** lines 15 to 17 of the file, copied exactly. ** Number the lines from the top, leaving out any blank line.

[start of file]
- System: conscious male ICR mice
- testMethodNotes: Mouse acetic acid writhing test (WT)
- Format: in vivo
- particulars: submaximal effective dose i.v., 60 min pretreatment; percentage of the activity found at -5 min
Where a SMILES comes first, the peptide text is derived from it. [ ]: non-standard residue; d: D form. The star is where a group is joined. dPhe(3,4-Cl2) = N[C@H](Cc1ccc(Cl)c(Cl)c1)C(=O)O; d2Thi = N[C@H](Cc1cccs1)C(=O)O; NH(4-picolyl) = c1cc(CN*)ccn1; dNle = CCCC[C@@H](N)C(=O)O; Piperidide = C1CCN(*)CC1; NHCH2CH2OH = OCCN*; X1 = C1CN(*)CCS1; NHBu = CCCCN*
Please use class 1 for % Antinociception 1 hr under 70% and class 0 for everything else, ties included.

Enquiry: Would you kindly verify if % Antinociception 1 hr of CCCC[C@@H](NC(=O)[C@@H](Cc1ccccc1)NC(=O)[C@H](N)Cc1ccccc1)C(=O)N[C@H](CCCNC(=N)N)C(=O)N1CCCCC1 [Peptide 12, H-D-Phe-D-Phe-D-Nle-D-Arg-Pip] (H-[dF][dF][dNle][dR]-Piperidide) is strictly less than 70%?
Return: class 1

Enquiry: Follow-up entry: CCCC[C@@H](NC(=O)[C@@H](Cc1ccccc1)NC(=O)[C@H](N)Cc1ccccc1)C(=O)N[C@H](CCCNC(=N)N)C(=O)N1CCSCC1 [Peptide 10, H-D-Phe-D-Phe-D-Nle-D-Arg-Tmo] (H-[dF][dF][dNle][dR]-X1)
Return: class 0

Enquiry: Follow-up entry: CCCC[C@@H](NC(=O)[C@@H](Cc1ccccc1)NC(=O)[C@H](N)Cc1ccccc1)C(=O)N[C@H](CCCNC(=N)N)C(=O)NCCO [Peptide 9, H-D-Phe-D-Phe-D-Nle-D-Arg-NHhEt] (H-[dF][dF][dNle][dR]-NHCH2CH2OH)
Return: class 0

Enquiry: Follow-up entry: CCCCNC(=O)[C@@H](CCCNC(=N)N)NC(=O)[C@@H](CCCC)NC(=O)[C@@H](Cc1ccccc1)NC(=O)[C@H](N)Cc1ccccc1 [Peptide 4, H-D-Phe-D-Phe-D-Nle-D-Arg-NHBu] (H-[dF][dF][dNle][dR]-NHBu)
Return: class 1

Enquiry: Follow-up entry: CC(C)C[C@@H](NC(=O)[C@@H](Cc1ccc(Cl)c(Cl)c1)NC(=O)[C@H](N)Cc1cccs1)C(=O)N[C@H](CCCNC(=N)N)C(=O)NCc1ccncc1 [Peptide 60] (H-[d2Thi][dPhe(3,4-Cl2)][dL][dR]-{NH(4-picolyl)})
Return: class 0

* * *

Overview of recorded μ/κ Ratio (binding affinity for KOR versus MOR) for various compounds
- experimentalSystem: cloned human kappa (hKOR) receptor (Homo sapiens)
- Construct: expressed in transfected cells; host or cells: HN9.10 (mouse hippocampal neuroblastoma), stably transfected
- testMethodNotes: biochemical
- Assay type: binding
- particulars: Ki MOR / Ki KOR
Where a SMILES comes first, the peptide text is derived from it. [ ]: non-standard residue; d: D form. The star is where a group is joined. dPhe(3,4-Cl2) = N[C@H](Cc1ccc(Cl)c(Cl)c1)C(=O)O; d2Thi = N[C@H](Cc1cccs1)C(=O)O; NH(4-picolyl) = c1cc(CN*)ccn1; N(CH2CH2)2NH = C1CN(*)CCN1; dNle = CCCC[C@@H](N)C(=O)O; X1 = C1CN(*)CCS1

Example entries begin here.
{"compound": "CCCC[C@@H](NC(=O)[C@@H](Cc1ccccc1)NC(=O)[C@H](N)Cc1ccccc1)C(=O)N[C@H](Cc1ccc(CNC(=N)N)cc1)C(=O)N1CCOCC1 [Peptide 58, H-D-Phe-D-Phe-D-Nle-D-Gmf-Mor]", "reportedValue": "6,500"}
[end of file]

Enquiry: Follow-up entry: CC(C)C[C@@H](NC(=O)[C@@H](Cc1ccc(Cl)c(Cl)c1)NC(=O)[C@H](N)Cc1cccs1)C(=O)N[C@H](CCCNC(=N)N)C(=O)NCc1ccncc1 [Peptide 60] (H-[d2Thi][dPhe(3,4-Cl2)][dL][dR]-{NH(4-picolyl)})
Return: class 0

* * *